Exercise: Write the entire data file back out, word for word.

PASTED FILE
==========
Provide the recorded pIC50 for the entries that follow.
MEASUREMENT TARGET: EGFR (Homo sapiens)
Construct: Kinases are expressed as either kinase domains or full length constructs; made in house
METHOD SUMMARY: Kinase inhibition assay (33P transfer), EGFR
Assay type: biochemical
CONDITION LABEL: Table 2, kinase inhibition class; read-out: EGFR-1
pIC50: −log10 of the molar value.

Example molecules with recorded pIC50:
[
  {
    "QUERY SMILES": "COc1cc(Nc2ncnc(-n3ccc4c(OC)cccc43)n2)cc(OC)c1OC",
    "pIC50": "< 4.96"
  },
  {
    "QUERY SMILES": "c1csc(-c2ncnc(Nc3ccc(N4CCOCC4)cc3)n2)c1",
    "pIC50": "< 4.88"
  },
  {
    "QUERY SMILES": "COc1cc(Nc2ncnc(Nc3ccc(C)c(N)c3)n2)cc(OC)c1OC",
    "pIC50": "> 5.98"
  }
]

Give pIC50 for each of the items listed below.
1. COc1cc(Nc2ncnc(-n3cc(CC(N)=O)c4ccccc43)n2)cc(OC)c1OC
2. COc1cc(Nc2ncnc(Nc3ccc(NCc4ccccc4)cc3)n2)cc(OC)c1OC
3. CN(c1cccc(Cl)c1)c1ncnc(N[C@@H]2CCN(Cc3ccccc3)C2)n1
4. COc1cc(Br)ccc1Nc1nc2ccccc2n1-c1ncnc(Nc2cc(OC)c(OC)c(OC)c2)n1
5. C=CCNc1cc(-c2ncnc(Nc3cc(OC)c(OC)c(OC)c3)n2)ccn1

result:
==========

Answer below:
Provide the recorded pIC50 for the entries that follow.
MEASUREMENT TARGET: EGFR (Homo sapiens)
Construct: Kinases are expressed as either kinase domains or full length constructs; made in house
METHOD SUMMARY: Kinase inhibition assay (33P transfer), EGFR
Assay type: biochemical
CONDITION LABEL: Table 2, kinase inhibition class; read-out: EGFR-1
pIC50: −log10 of the molar value.

Example molecules with recorded pIC50:
[
  {
    "QUERY SMILES": "COc1cc(Nc2ncnc(-n3ccc4c(OC)cccc43)n2)cc(OC)c1OC",
    "pIC50": "< 4.96"
  },
  {
    "QUERY SMILES": "c1csc(-c2ncnc(Nc3ccc(N4CCOCC4)cc3)n2)c1",
    "pIC50": "< 4.88"
  },
  {
    "QUERY SMILES": "COc1cc(Nc2ncnc(Nc3ccc(C)c(N)c3)n2)cc(OC)c1OC",
    "pIC50": "> 5.98"
  }
]

Give pIC50 for each of the items listed below.
1. COc1cc(Nc2ncnc(-n3cc(CC(N)=O)c4ccccc43)n2)cc(OC)c1OC
2. COc1cc(Nc2ncnc(Nc3ccc(NCc4ccccc4)cc3)n2)cc(OC)c1OC
3. CN(c1cccc(Cl)c1)c1ncnc(N[C@@H]2CCN(Cc3ccccc3)C2)n1
4. COc1cc(Br)ccc1Nc1nc2ccccc2n1-c1ncnc(Nc2cc(OC)c(OC)c(OC)c2)n1
5. C=CCNc1cc(-c2ncnc(Nc3cc(OC)c(OC)c(OC)c3)n2)ccn1

result: